Hot Peppers

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By Roger Simpson (1947-2015)

People who raise and eat hot peppers are a subculture of their own. Even within pepper heads, there are those who pride themselves on only eating the hottest peppers. This article will attempt to explain to ordinary folks the differences between varieties of these old and useful plants. As with most of our food plants, the origin of peppers or chilies is the new world. Scientists believe that wild hot peppers were first located in South America in what is now Brazil and Bolivia. Birds spread them to the rest of Central America and Mexico where they were domesticated. Birds have no heat receptors in their mouth or digestive tract. This is important because, as humans know, hot peppers burn at both ends.

Spanish settlers first brought hot peppers into what is now New Mexico in the late 1500’s. This is important, because it is here that varieties of hot peppers were developed to be eaten as a vegetable rather than a spice.The “mild” gene in peppers is recessive, and bell peppers came from the hot ones. After Spanish settlement, the cultivation of peppers exploded in New Mexico. The New Mexican varieties of hot peppers are characterized by a larger size and milder heat. One variety that adapted particularly well to New Mexico was a long green chili that turned red in the fall. It is called “Anaheim” because of its transfer to the more settled California around 1900. If you order a Chilies Rellenos here in a Mexican restaurant, the chances are that it will be made with an Anaheim. But if you eat a chilies rellenos in Mexico it will be made with a Poblano pepper. Poblanos are one of the most popular peppers grown in Mexico. When the pepper is green, it is called a poblano, when it is dried, it is called an Ancho. Anchos are commonly used in sauces called moles.

Before we move into hot peppers that are spicy as opposed to being mild, it is time we discuss Scovilles. The Scoville scale measures the hotness of a chili pepper.   A bell pepper has a Scoville rating of zero. Conversely, the hottest chilies, such as habaneros, have a rating of 200,000 or more. Both the Anaheim and poblano are between 500 and 2,500 Scovilles, depending on the variety.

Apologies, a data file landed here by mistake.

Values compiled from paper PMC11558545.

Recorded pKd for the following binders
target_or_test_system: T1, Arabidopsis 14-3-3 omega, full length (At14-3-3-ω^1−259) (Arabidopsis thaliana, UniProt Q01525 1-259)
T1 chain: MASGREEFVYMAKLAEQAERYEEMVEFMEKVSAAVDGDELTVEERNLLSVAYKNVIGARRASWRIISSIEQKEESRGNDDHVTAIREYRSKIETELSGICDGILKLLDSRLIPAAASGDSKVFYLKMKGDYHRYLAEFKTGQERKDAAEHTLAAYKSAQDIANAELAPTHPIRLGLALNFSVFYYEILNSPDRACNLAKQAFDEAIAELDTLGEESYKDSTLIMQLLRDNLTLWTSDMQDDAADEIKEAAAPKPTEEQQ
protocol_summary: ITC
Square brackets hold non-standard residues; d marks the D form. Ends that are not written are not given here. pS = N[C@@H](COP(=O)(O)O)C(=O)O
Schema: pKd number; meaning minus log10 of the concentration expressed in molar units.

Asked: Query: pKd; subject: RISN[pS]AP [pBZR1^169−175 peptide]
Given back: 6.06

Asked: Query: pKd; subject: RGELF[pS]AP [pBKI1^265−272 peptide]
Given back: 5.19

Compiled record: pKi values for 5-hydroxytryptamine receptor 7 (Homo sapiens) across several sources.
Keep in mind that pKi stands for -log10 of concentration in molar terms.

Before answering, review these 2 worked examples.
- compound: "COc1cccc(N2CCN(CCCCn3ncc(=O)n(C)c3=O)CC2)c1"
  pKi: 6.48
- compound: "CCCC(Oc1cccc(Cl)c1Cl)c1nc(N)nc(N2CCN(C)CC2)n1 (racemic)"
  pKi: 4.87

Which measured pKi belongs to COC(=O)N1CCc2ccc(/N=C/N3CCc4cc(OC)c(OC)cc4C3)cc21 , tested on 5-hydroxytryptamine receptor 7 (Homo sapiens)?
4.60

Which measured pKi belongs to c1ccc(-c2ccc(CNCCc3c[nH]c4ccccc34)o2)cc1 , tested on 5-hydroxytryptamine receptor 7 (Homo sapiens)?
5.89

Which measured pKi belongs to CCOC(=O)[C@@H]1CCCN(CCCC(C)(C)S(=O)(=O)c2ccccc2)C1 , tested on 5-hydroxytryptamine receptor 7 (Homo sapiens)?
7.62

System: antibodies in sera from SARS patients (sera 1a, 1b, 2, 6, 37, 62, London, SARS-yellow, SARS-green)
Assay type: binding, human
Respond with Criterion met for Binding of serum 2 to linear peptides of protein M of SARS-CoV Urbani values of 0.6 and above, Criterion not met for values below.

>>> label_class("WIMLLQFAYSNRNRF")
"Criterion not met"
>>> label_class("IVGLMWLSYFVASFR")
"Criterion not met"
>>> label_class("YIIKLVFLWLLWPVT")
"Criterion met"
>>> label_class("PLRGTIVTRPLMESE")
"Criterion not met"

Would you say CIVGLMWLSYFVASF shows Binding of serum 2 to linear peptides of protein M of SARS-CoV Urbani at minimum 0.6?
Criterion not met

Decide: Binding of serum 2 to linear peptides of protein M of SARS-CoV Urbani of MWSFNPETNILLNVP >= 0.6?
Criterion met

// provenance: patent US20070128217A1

The next type of pepper is the jalapeno. This is the most readily recognized hot pepper in America today, and when someone says hot pepper most people think of a jalapeno. The popularity of jalapenos starts from a combination of their unique taste, their heat, and their use as a snack food. Many jalapenos are used straight out of the garden in salsas. Jalapenos are processed as “nacho slices,” and “nacho rings” that are served over nachos, one of the most popular snack foods in arenas and ball parks. Jalapenos have a Scoville rating of 2,500 to 8,000.

Cayenne is another popular hot pepper. Before the introduction of the jalapeno, it was the hot pepper traditionally grown in Tennessee. I consider it the best all around hot pepper. Cayenne pepper plants are good producers. While hot, the cayenne is not This is the Slim Jim variety of Cayenne Pepper. I consider cayenne peppers to be the best all around, they are hot but not deadly, and they dry easily. Poblanos are another mildly hot pepper.  They are a favorite in Mexico for making Chilies Rellenos and, when dried, for making mole.Jalapenos are the most recognizable hot pepper in America today.  Consider them hot that an error in judgment ruins the food being prepared with it. In addition, because it is thin walled, it is easy to dry. Depending on the variety, a cayenne pepper will rate 30,000 to 50,000 Scoville units. Having said that, to me, the cayenne and the jalapeno are about equal in hotness.

A hot pepper that is a lot of fun is the Tabasco. Tabasco peppers are famous for their use in making Tabasco Sauce. The plant grows quite large while the peppers themselves are small. An interesting thing is the actual pepper grows up rather than down. The peppers start being a shade of yellowish green, from there they turn orange, and finally a bright red. This makes anything you make from them quite interesting visually. The Tabasco is rated at 30,000 to 50,000 Scoville units. Once again, to me, they are noticeably hotter than the jalapeno or the cayenne. While small, you had better like it hot if you try to eat even a half of one.

The final pepper I would like to discuss is the Habanero. I will start by noting that the habanero is rated at 100,000 to 350,000 Scoville units, which makes it the hottest pepper commercially available in the USA. The habanero deserves its reputation, so anyone but the most seasoned pepper head should use caution when eating them or using them to season food. A piece of this pepper the size of your small fingernail will light you up. However, some people love the flavor and the heat. They make great contain-er plants, as do many varieties of hot peppers.

Peppers are easy to grow and can be planted in good garden soil in the full or almost full sun.  The plants should be put out after the chance of frost or cold weather is over. Thin walled peppers such as the cayenne are easy to dry, while thick walled varieties such as the jalapenos or habanero are hard. To dry these you have to take the seeds out. I have dried peppers by stringing them using a needle and thread or I have placed them on dinner plates in the sun with another plate on top, face down. You can also dry them in the oven on low heat. You can start the plants on the inside from seeds, but it is a little tricky. To germinate the seeds require several weeks of 80-degree temperature. Anyone interested in hot peppers should go online to, they have five pages of peppers with photos and brief descriptions of each.

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